Wednesday, March 6, 2013

Sober compromise needed to manage Idaho forests

When it comes to the state’s taking management of our national forests, I think you need to be careful what you wish for. I sympathize with the frustration stemming from the U.S. Forest Service’s blocking access and watching our forests burn; however, it is a broken system. Educated biologists, ecologists, hydrologists, fire and fuel specialists and silviculture professionals come up with a plan but it is usually appealed by radicals who oppose any logging in the national forest.

On the other hand, the state took the word “public” out of the Department of Lands decades ago. They attempt to run it like a corporation to maximize revenue to the endowments (but are not that good at it). The department has gradually become a top-down organization, reducing foresters and increasing bureaucrats in Boise and Coeur d’Alene.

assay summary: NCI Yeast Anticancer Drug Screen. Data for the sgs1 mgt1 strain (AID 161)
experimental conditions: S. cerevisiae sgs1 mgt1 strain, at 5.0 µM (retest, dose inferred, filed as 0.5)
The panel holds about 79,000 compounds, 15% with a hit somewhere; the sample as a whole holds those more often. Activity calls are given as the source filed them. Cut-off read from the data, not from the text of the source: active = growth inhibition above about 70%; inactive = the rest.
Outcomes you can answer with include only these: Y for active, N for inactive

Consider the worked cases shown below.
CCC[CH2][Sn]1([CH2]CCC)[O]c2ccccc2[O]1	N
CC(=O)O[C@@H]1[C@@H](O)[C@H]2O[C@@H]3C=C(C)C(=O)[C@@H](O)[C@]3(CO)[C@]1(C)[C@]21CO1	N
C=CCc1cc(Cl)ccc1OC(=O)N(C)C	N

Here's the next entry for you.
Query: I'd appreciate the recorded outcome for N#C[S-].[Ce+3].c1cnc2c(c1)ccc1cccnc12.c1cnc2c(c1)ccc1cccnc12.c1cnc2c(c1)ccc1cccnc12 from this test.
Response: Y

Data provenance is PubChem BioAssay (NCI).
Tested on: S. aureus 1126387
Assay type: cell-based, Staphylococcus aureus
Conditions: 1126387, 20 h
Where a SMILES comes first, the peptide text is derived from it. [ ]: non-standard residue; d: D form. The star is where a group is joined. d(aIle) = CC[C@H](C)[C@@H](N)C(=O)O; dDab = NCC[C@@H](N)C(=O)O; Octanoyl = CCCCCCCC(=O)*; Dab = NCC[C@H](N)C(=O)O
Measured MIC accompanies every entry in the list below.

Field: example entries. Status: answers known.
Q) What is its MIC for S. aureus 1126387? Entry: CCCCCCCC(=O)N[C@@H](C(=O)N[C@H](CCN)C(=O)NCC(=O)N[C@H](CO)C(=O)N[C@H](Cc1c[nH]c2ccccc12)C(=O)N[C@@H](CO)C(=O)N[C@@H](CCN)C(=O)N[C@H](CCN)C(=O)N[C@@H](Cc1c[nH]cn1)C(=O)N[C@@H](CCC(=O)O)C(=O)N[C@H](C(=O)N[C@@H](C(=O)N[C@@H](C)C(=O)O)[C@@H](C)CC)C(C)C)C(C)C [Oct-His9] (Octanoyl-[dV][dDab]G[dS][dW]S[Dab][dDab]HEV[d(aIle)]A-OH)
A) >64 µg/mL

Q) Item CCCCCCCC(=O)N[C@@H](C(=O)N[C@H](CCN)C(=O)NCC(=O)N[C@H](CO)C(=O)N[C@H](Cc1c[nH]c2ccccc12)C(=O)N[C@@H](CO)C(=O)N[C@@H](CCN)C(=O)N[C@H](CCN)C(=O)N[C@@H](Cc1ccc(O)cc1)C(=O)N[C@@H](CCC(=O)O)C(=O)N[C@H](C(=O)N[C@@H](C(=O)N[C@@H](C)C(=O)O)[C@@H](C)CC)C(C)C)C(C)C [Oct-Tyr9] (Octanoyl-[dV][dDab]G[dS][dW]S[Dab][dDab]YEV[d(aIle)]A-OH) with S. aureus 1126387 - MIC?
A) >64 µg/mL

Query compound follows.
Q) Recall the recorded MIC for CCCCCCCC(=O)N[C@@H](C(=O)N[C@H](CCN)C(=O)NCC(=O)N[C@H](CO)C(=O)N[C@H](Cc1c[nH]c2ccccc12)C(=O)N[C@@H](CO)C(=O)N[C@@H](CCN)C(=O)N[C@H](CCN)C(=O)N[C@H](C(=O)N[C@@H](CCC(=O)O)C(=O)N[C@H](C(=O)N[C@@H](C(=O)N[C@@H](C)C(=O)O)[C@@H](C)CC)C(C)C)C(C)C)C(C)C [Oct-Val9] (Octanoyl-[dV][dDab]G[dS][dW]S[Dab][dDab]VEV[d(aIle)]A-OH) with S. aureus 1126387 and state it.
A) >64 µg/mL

I worked for the department for 33 years and was awarded Forester of the Year for conducting economical all-age forest management (selective logging). I retired early when dictated to that management would be even age, on a 45- to 60-year rotation, with one-size-fits-all forestry.

In a perfect world, organizations like the Clearwater Basin Collaborative would involve reasonable people and debate, make natural resource recommendations based on science and prevent a minority from appealing the process. The state would be run like a B corporation, which allows for intrinsic values like viewsheds, wildlife cover, recreation and multi-age forest stands. The cost to the endowments would be inconsequential and the public could enjoy the land.

Thom Hawkins


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